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The Italian Presidency of the OSCE in 2018

In terms of a unanimous decision taken by the OSCE’s Member Countries in 2016, Italy was elected to the Presidency of the OSCE for 2018. Therefore, from 1 January to 31 December 2018, our Country coordinated the decision-making process, and set the priority activities of the Organisation for Security and Cooperation in Europe.

In fulfilling its tasks, the Italian Presidency was assisted by Austria, as the outgoing 2017 Presidency, and Slovakia, and the successive Presidency in 2019. The three Presidencies worked jointly in the “OSCE Troika”. For 2019 the Troika was made up of Slovakia, Italy, and Albania, the latter being set to take on the OSCE Presidency for 2020.

The functions of the OSCE’s Chairperson-in-Office were carried out by the Minister of Foreign Affairs and International Cooperation.

The 15th Ministerial Council of the OSCE was held in Milan (6-7 December 2018) presided over by Italy. On that occasion, the Foreign Ministers of the OSCE’s 57 Member Countries approved fifteen Decisions and Declarations (


Italy’s action in heading the OSCE in 2018 was based on the following priorities:

  • Full political support, following on from the action by previous Presidencies, for efforts to find a solution to the Ukraine crisis, based on the Minsk Agreement, and linked to the Normandy format. At the same time priority attention was given to the OSCE’s roles in “ongoing” conflicts (Nagorno-Karabakh, Transnistria, Georgia: Abkhazia and Ossezia).
  • Greater focus on the challenges and opportunities in the Mediterranean, including migrations, as highlighted at the OSCE’s Mediterranean Conference held in Palermo on 24-25 October 2017 (
  • A pro-active approach to the OSCE’s three “dimensional” approach to security (political – military, economic – environmental, human rights) and new transnational challenges (terrorism, cyber-security, combating illegal trafficking – from drug trafficking to trafficking cultural assets).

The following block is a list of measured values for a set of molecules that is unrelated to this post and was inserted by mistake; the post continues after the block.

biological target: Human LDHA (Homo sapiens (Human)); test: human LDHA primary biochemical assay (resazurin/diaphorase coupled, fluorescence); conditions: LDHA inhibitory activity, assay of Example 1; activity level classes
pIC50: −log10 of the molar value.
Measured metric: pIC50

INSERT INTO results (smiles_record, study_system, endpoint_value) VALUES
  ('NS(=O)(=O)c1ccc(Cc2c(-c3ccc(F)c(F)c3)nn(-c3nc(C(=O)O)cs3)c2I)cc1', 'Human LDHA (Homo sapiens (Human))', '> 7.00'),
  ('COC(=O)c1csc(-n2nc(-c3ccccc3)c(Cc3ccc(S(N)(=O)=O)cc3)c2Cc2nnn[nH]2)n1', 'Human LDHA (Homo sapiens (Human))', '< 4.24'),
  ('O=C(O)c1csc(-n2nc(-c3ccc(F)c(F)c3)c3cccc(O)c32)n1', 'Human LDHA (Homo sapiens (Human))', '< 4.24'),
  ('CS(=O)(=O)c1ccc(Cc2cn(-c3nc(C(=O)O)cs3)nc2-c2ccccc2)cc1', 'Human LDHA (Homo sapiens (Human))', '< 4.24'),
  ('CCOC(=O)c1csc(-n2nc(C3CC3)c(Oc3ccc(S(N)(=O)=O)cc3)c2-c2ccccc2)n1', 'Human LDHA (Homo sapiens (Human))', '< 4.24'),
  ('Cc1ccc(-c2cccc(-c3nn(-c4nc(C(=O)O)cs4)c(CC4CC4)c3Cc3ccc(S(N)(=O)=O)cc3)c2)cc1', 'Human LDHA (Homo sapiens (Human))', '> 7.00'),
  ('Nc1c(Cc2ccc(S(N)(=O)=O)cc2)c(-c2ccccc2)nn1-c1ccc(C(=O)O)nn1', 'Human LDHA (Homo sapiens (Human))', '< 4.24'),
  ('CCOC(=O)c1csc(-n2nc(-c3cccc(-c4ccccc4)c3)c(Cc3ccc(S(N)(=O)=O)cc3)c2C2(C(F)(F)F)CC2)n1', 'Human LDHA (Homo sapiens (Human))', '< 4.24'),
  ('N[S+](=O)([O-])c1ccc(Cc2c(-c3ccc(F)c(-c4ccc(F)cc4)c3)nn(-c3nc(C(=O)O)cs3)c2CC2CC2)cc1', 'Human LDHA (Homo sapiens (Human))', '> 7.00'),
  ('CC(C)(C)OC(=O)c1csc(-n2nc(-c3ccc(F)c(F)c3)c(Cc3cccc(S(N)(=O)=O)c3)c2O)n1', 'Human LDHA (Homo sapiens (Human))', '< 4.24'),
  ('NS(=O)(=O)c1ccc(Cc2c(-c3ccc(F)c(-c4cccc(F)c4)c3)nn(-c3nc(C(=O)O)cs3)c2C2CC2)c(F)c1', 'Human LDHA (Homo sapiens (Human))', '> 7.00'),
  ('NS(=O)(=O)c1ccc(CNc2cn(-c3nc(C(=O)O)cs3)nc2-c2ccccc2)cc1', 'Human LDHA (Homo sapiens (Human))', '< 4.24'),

• For the First Dimension (political – military), particular attention was given to extending “Structured dialogue on the challenges and risks related to present and future regional security”, aimed at reinstating a climate of trust between the Member Countries, stimulating a discussion on the evolution of security in Europe, and the ways to re-establish an adequate level of “cooperative security”.
  • Italy’s OSCE Presidency also continued the work done by the Austrian (2017) and German (2016) Presidencies, to bolster the OSCE’s Second Dimension (economic and environmental), an area in which common, less divisive interests can contribute to promoting an atmosphere of cooperation, which could potentially be useful in more complex settings as well. We focussed on increasing dialogue on questions like promoting economic progress and security by means of innovation, human capital, good government, and the transition to green energy.
  • Finally, priority importance was given to the Third Dimension (human rights), based on the conviction that respecting rights, basic liberties, and the rule of law, are essential aspects for our security. The Italian Presidency promoted the universality and indivisible nature of all basic rights, as well combating every form of discrimination and intolerance. Particular attention was paid to combating human trafficking.

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